("Historical Record," vol. 6, p. 222: all the above quoted in Tanner and Tanner, "Changing World of Mormonism," pp. 229-31)
Moreover, Emma was quite aware of the adulterous affair Joseph Smith had with one of his "adopted daughters," Fanny [Fannie] Alger:
"Benjamin Johnson, a close friend of Joseph Smith, described Fanny as, 'very nice and comely, [to whom] everyone seemed partial for the amiability of her character.”
"She is generally considered the first plural wife of Joseph Smith. Although undocumented, the marriage of Fanny and Joseph most likely took place in Kirtland, Ohio, sometime in 1833. She would have been sixteen years old.
"At the time, Fanny was living in the Smith home, perhaps helping Emma with house work and the children.
"Ann Eliza Webb recalls:
"'Mrs. Smith had an adopted daughter, a very pretty, pleasing young girl, about seventeen years old. She was extremely fond of her; no mother could be more devoted, and their affection for each other was a constant object of remark, so absorbing and genuine did it seem.'
"Joseph kept his marriage to Fanny out of the view of the public, and his wife Emma.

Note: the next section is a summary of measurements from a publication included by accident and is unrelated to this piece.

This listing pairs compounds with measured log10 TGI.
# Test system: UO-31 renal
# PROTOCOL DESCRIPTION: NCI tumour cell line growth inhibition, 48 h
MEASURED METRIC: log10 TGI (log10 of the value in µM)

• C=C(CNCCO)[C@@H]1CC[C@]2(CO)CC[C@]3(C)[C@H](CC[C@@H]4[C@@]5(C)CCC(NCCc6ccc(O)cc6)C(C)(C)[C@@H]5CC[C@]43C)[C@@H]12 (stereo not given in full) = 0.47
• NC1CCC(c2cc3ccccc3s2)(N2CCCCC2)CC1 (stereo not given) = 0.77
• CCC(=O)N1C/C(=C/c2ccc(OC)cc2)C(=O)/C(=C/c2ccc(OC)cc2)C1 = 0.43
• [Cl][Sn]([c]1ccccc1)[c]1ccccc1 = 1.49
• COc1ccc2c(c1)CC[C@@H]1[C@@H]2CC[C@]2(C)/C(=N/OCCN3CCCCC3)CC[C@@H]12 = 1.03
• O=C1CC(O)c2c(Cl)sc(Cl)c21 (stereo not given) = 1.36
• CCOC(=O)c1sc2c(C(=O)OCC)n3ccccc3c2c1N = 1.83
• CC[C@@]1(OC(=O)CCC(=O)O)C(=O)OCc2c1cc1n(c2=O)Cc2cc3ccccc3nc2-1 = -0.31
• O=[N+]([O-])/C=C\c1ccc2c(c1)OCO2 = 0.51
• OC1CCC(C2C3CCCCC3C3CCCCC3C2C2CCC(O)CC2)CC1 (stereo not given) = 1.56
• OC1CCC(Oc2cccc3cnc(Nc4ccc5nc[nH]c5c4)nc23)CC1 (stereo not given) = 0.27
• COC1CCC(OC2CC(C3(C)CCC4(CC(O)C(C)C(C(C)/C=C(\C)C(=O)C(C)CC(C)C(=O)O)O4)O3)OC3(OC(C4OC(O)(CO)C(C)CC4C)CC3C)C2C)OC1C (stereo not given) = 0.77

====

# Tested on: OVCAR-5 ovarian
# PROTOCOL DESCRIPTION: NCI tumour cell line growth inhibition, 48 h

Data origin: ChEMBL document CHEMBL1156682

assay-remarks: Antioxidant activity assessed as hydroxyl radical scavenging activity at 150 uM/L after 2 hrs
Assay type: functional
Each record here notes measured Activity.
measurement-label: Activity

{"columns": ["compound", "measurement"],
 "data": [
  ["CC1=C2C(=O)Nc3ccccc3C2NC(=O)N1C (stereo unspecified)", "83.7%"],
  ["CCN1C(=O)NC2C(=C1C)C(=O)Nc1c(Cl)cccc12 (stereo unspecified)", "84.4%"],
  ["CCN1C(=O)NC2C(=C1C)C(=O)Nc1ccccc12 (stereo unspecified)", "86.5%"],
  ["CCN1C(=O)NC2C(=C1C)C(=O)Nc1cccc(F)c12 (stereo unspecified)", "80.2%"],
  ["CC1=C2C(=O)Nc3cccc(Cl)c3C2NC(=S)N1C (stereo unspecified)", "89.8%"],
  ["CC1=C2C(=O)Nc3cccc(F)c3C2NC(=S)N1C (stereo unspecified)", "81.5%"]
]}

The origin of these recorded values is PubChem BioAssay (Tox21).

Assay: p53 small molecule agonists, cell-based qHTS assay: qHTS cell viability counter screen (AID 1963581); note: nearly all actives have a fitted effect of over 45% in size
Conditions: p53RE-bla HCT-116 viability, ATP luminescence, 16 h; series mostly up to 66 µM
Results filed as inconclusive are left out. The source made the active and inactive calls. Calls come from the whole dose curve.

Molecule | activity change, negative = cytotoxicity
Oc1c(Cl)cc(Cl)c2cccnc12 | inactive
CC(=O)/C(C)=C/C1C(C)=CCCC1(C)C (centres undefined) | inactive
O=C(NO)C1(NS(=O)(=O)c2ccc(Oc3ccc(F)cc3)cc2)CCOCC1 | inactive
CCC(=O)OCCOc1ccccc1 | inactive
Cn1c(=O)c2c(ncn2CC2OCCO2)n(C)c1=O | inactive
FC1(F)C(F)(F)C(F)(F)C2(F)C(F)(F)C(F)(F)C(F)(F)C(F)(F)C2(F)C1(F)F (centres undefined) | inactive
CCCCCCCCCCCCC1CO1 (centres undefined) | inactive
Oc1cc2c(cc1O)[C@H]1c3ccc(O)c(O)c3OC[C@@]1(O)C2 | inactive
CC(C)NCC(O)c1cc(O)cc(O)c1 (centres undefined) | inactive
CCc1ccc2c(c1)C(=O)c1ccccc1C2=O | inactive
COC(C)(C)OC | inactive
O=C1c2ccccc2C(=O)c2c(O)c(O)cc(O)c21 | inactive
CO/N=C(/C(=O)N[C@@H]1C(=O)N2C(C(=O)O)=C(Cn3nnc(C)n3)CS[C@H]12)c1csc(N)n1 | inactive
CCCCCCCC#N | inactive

"Chauncey Webb recounts Emma’s later discovery of the relationship:
“'Emma was furious, and drove the girl, who was unable to conceal the consequences of her celestial relation with the prophet, out of her house.'
"Ann Eliza again recalls:
“' . . . [I]t was felt that [Emma] certainly must have had some very good reason for her action. By degrees it became whispered about that Joseph’s love for his adopted daughter was by no means a paternal affection, and his wife, discovering the fact, at once took measures to place the girl beyond his reach . . . . Since Emma refused decidedly to allow her to remain in her house . . . my mother offered to take her until she could be sent to her relatives . . . .'
"Book of Mormon witness, Oliver Cowdery, felt the relationship was something other than a marriage. He referred to it as '[a] dirty, nasty, filthy affair . . . '
"To calm rumors regarding Fanny’s relationship with Joseph, the [Mormon] church quickly adopted a 'Chapter of Rules for Marriage among the Saints,' which declared, 'Inasmuch as this Church of Christ has been reproached with . . . polygamy; we declare that we believe, that one man should have one wife . . . .” This 'Article on Marriage' was canonized and published in the 'Doctrine and Covenants.' In 1852, the doctrine of polygamy was publicly announced, thus ending eighteen years of secret practice. 'The Article on Marriage' became obsolete and was later removed."